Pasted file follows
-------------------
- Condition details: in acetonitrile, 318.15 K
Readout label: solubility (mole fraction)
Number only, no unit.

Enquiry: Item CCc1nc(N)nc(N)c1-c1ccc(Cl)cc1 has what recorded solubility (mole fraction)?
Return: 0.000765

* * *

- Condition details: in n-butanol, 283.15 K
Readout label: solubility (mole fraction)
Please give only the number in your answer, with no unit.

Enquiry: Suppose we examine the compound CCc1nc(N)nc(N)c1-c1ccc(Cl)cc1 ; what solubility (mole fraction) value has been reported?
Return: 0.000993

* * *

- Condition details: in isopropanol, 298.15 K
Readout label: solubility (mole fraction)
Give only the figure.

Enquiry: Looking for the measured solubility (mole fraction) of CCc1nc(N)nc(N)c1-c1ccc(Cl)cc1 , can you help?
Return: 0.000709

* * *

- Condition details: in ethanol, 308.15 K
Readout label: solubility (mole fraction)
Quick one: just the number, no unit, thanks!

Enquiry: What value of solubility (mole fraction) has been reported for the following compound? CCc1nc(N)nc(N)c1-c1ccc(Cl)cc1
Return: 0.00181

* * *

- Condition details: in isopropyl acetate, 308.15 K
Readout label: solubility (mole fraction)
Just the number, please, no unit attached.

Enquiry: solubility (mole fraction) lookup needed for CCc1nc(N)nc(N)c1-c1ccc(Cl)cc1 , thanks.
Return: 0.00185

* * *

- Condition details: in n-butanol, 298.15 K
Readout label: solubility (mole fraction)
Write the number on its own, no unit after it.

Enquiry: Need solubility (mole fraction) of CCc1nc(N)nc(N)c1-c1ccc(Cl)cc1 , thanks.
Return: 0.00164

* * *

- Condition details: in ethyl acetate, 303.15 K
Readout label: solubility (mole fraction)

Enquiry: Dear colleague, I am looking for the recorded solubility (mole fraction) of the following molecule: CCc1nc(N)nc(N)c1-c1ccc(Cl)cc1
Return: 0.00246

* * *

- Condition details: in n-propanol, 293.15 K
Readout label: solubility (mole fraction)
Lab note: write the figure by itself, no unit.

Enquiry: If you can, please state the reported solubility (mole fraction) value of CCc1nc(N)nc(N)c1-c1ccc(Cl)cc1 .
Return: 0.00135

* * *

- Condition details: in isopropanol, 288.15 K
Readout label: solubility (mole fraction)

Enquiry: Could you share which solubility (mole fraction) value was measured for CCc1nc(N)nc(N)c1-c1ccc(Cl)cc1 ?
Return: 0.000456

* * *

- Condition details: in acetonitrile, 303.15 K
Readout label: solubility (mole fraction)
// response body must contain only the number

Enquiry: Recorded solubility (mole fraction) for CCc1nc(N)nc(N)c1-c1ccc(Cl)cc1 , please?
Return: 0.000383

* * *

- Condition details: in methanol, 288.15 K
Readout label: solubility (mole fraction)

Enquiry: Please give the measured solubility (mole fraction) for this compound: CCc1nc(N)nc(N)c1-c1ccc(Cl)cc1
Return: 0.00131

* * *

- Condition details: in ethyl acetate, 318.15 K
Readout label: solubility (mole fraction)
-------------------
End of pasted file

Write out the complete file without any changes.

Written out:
- Condition details: in acetonitrile, 318.15 K
Readout label: solubility (mole fraction)
Number only, no unit.

Enquiry: Item CCc1nc(N)nc(N)c1-c1ccc(Cl)cc1 has what recorded solubility (mole fraction)?
Return: 0.000765

* * *

- Condition details: in n-butanol, 283.15 K
Readout label: solubility (mole fraction)
Please give only the number in your answer, with no unit.

Enquiry: Suppose we examine the compound CCc1nc(N)nc(N)c1-c1ccc(Cl)cc1 ; what solubility (mole fraction) value has been reported?
Return: 0.000993

* * *

- Condition details: in isopropanol, 298.15 K
Readout label: solubility (mole fraction)
Give only the figure.

Enquiry: Looking for the measured solubility (mole fraction) of CCc1nc(N)nc(N)c1-c1ccc(Cl)cc1 , can you help?
Return: 0.000709

* * *

- Condition details: in ethanol, 308.15 K
Readout label: solubility (mole fraction)
Quick one: just the number, no unit, thanks!

Enquiry: What value of solubility (mole fraction) has been reported for the following compound? CCc1nc(N)nc(N)c1-c1ccc(Cl)cc1
Return: 0.00181

* * *

- Condition details: in isopropyl acetate, 308.15 K
Readout label: solubility (mole fraction)
Just the number, please, no unit attached.

Enquiry: solubility (mole fraction) lookup needed for CCc1nc(N)nc(N)c1-c1ccc(Cl)cc1 , thanks.
Return: 0.00185

* * *

- Condition details: in n-butanol, 298.15 K
Readout label: solubility (mole fraction)
Write the number on its own, no unit after it.

Enquiry: Need solubility (mole fraction) of CCc1nc(N)nc(N)c1-c1ccc(Cl)cc1 , thanks.
Return: 0.00164

* * *

- Condition details: in ethyl acetate, 303.15 K
Readout label: solubility (mole fraction)

Enquiry: Dear colleague, I am looking for the recorded solubility (mole fraction) of the following molecule: CCc1nc(N)nc(N)c1-c1ccc(Cl)cc1
Return: 0.00246

* * *

- Condition details: in n-propanol, 293.15 K
Readout label: solubility (mole fraction)
Lab note: write the figure by itself, no unit.

Enquiry: If you can, please state the reported solubility (mole fraction) value of CCc1nc(N)nc(N)c1-c1ccc(Cl)cc1 .
Return: 0.00135

* * *

- Condition details: in isopropanol, 288.15 K
Readout label: solubility (mole fraction)

Enquiry: Could you share which solubility (mole fraction) value was measured for CCc1nc(N)nc(N)c1-c1ccc(Cl)cc1 ?
Return: 0.000456

* * *

- Condition details: in acetonitrile, 303.15 K
Readout label: solubility (mole fraction)
// response body must contain only the number

Enquiry: Recorded solubility (mole fraction) for CCc1nc(N)nc(N)c1-c1ccc(Cl)cc1 , please?
Return: 0.000383

* * *

- Condition details: in methanol, 288.15 K
Readout label: solubility (mole fraction)

Enquiry: Please give the measured solubility (mole fraction) for this compound: CCc1nc(N)nc(N)c1-c1ccc(Cl)cc1
Return: 0.00131

* * *

- Condition details: in ethyl acetate, 318.15 K
Readout label: solubility (mole fraction)